10 Films That Guessed the Future


Photo credit: Paramount Pictures

Photo credit: Paramount Pictures

Ever get that feeling, when you’re watching a film from ten, twenty, thirty years ago, and it shows a flash forward to the future and you think-“YES! They predicted the future!”. Some films get their vision of the future so disturbingly right that it’s hard to believe filmmakers didn’t have access to information we didn’t. So, without further ado, here’s a list of crystal ball movies that predicted the future. Number seven is so close it’s scary…

1.The Truman Show

Think about the kind of TV you’ve been watching for the last few weeks-chances are, whether you’ve intended to or not, you’ve stumbled upon some form of reality TV. While not all forms are as intense or survellaince-y as depicted in the Truman Show, the movie-which centres around Jim Carey who is constantly filmed without his knowledge to create footage for a hit show-isn’t too far away from what we see in Big Brother and the like.

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  • JR

    The photo from #5 is Jane Fonda in Barbarella (1968).

    • Matchstick

      Thanks for pointing that out, I thought I was seeing things.

  • T. R. Hickey

    In 2001 a busy astronaut skyped his daughter from a space station, the solitary astronaut on Odyssey got a prerecorded message from his parents. Beyond making one wonder if this list maker actually saw any of these films, you got to wonderabout how this list overlooks blogging and a space station filled with Americans and Russians in 2001 (and mistakes like Bell Telephone and Pan Am)!

    • joe_bob_gonzales

      no mistakes. at the time, real companies. bell tel had already done the videophone. by the mid 60s.

      • Mark Ostroff

        Correct about the videophone . . . and I had already played around with it at the 1964 NY World’s Fair.
        The BIGGEST single predictor of future tech, though, had to be the original Star Trek TV show. Whenever you walk through a sliding automatic door today, thank the miserly budget office at Desilu Studios. Remember the sliding doors on the Enterprise? Up until then, automatic doors opened like regular doors . . . by swinging outward. It was the budget confines of the small sets that led to the TV series’ sliding auto-doors, and now they are everywhere.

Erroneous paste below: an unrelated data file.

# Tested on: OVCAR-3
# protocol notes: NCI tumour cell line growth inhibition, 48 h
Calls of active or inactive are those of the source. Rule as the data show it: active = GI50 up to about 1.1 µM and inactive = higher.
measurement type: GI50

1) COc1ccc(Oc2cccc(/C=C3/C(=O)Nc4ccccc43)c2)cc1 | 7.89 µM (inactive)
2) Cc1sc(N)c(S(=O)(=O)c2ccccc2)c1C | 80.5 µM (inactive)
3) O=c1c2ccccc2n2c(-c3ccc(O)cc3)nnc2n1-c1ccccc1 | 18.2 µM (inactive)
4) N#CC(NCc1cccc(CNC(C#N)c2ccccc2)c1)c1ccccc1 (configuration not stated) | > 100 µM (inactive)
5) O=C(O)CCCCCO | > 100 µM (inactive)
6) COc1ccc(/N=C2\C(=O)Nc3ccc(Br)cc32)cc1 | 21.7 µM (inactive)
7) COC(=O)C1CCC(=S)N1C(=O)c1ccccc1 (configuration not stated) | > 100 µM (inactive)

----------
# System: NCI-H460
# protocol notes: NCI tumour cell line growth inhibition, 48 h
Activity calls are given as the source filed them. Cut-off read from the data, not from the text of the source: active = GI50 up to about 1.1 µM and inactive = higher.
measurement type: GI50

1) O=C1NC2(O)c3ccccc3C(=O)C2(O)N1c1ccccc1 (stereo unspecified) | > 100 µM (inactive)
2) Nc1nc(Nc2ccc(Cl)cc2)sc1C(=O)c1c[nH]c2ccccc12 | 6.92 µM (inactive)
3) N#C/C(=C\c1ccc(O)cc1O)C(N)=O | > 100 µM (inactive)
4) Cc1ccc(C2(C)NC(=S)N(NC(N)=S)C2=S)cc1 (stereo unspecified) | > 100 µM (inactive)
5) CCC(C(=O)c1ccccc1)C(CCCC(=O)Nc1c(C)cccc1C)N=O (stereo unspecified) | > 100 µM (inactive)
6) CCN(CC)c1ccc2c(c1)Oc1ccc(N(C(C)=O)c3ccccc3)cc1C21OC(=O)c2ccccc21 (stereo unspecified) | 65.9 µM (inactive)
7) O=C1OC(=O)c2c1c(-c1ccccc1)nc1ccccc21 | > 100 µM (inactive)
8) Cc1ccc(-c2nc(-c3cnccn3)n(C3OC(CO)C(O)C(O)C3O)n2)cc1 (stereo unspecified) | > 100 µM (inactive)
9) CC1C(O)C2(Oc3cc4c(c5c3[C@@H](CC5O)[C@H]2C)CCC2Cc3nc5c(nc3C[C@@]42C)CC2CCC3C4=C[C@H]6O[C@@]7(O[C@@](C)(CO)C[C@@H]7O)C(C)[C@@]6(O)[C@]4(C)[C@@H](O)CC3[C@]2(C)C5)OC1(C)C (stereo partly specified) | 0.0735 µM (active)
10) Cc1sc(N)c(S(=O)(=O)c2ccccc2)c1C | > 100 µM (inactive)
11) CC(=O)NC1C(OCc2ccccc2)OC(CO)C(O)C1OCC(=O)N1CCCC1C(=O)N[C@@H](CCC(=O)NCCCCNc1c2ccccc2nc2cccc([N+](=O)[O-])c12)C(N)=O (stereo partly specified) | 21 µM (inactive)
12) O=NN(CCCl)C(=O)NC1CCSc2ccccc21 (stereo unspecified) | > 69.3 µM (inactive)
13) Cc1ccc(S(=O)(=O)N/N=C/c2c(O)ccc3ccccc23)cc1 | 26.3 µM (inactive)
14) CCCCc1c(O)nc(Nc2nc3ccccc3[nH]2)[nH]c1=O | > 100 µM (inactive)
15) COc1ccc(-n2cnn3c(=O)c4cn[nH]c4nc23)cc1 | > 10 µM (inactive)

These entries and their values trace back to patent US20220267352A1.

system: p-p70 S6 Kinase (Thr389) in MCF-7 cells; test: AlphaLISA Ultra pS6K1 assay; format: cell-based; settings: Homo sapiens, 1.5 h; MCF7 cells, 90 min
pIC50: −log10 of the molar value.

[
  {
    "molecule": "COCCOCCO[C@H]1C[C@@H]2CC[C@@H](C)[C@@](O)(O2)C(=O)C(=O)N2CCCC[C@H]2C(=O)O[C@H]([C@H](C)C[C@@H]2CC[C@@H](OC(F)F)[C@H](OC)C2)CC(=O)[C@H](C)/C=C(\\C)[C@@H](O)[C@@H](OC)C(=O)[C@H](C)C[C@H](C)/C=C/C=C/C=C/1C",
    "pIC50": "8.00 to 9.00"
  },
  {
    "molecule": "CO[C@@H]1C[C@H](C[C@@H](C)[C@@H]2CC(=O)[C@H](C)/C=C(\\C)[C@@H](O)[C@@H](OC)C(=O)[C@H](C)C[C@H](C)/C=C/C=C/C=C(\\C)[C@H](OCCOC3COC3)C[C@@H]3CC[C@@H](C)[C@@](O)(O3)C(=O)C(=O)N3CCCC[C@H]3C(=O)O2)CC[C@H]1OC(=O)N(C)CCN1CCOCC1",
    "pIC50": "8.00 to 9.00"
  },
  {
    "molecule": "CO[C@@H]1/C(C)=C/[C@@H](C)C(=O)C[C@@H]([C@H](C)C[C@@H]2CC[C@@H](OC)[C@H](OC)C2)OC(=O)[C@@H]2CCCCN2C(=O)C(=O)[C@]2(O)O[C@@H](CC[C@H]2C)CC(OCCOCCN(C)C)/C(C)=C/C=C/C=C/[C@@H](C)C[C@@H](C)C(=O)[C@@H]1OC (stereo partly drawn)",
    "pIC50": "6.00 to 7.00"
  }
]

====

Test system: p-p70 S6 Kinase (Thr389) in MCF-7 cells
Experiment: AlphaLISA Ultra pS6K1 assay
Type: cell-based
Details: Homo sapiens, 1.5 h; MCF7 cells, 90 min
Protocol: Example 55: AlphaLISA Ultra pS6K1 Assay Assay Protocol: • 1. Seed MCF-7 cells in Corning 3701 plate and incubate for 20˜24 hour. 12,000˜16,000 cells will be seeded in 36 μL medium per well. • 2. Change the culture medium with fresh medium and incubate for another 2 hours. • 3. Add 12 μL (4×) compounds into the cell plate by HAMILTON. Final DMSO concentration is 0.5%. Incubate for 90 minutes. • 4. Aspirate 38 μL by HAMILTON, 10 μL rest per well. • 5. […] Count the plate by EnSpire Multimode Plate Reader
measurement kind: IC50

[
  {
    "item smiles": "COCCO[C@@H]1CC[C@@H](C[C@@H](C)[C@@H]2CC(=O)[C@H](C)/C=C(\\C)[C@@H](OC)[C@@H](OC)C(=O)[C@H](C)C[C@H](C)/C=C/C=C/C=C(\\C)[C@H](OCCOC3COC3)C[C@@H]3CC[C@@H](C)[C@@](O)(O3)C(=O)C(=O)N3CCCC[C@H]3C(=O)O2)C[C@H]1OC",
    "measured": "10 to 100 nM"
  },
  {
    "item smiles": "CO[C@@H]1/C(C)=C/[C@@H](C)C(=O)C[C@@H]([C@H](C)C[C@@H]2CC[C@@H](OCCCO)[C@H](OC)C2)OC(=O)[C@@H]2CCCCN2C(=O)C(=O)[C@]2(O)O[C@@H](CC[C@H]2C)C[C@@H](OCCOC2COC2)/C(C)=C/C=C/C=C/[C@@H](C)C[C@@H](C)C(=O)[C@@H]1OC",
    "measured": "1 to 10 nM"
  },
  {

Flip phones? Think the original Communicators. CDs? The small plastic data disks you saw Spock insert into every computer console. Voice Input ala Dragon? Trek had it first. Tablets? Check out the now-klunky-looking model some yeoman is shoving into Kirk’s face every other episode.

  • T. R. Hickey

    Oh, and there was no CGI in 2001 (it’s 1968 for crissake! It’s all done the old fashioned way with models, matte paintings and rotoscope.

    • JD522

      And the “Skype” call was done with an actual Bell System picture phone. Can’t remember if the little girl (Kubrick’s daughter) was elsewhere on set or did the call on tape.

  • Michael Sterling

    Re: Blade Runner… “…heavily polluted LA that’s been abandoned by humans.” Have you ever seem this film?

    • Jazzidiot

      What got my attention was that it was always dark and raining in LA. pretty much the reverse of today.

  • Justyn Carbajal

    They forgot Idiocracy.

    • joe_bob_gonzales

      after bladerunner, one of the best.

    • Steven Doyle

      “Idiocracy” was basically a comedy version of Cyril Kornbluth’s famous 1951 story “The Marching Morons”. If a movie has a striking science fiction idea, it probably already appeared in literature decades earlier. (The premise, in this case, is based on mistaken assumptions, but is still amusing.)

  • William Osborne

    This article predicts the future as well – with minimal research, incorrect statements, childish writing, and misplaced photos, the author is guaranteed a job with MSNBC.

    • supplyguy